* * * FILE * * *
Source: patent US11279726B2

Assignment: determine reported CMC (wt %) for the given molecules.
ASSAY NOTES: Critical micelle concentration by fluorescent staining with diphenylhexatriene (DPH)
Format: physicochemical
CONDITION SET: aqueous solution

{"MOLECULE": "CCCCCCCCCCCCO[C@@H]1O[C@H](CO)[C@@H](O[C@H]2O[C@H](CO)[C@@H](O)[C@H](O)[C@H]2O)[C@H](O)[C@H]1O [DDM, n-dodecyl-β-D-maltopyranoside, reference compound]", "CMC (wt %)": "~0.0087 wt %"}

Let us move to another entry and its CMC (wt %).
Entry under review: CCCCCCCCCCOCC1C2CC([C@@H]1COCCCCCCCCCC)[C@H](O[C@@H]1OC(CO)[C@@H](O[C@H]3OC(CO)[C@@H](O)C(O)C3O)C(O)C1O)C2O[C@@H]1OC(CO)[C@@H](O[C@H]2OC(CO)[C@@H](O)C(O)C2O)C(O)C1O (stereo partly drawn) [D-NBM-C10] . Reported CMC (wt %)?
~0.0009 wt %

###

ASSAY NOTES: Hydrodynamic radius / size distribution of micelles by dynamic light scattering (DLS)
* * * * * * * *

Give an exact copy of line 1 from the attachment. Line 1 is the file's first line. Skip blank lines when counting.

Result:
Source: patent US11279726B2